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Management of prosthetic valve endocarditis: a clinical challenge
  1. P Tornos
  1. Correspondence to:
    Dr Pilar Tornos, Servei de Cardiologia, Hospital Vall d’Hebron, Paseo Vall d’Hebron 119-129, 08035 Barcelona, Spain;
    ptornostm{at}meditex.es

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The decision over whether to treat prosthetic valve endocarditis medically or surgically continues to challenge clinicians

Prosthetic valve endocarditis (PVE) is a very serious disease. PVE is usually classified as early PVE (that is, acquired perioperatively), and late PVE (resulting from infections unrelated to the valve operation). Early PVE has a much worse prognosis than late PVE. Differences in infective organisms and in the clinical setting explain the dismal prognosis in early PVE and the almost universal need for surgical treatment in this type of PVE. PVE is an uncommon disease, but its frequency seems to be increasing, ranging from 0.1–2.3 per patient-year.1 This increased frequency occurs in late cases because preoperative antibiotic prophylaxis and improved manipulation both during the operation and in the postoperative period have significantly contributed to a decrease in the number of early PVE cases.

Transoesophageal echocardiography is an extremely useful diagnostic tool in PVE because it allows early recognition of vegetations that could not be visualised by transthoracic echocardiography; it is also is the best tool to investigate periprosthetic damage and prosthetic dysfunction.2,3 Improvements in surgical techniques have also been reported in recent years.4–6 However, even if these diagnostic and therapeutic advances have occurred they do not seem to have had a dramatic impact on the prognosis of the disease. Reported mortality rates are still quite high and have not shown significant improvements in recent years.7,8 Also the most appropriate treatment approach, either medical or surgical, is under discussion.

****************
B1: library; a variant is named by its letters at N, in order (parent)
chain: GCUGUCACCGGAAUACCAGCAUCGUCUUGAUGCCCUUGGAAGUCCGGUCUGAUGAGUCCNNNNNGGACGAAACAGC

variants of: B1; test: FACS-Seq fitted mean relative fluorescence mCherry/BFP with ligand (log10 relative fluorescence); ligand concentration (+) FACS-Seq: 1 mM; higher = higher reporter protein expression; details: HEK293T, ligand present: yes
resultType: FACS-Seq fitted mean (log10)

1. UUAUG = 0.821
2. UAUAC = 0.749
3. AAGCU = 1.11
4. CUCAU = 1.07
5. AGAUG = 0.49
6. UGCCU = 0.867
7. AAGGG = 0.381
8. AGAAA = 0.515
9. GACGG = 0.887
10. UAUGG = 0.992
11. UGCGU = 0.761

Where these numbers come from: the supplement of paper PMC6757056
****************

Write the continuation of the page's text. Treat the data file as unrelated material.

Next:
RETROSPECTIVE ANALYSIS

In this issue of Heart, Akowuah and colleagues9 present a retrospective analysis of 66 patients with PVE, mainly late cases, treated at a single institution in the 1990s. In this study overall mortality was 33%, 46% from the medical group and 24% from the surgical group. The authors considered that seven patients from the medical group were surgical candidates, but surgery was not attempted because they were too sick to have an operation. Therefore they conclude that mortality in those patients in whom medical treatment was chosen was 29%, and therefore similar to the mortality from the surgical group. These results compare with a recent paper from our group on 59 patients with late PVE: overall mortality was 25% and 42 patients (70% of the series) were treated by antibiotics alone.10 In our study mortality did not differ between medical and surgical patients (24% and 29%, respectively). However, during follow up a high percentage of medically treated patients needed an operation because of progressive prosthetic dysfunction. One should not be greatly impressed by comparing these rates: crude comparisons of mortality rates between medically and surgically treated patients are meaningless as there are wide differences in clinical features and prognosis between these patient groups.

Another remarkable aspect of the study by Akowuah and colleagues9 is that in their series antibiotics were given intravenously only for two weeks and were followed by oral antibiotics for a total of at least six weeks; most guidelines recommend 4–6 weeks of intravenous antibiotics in patients with PVE.11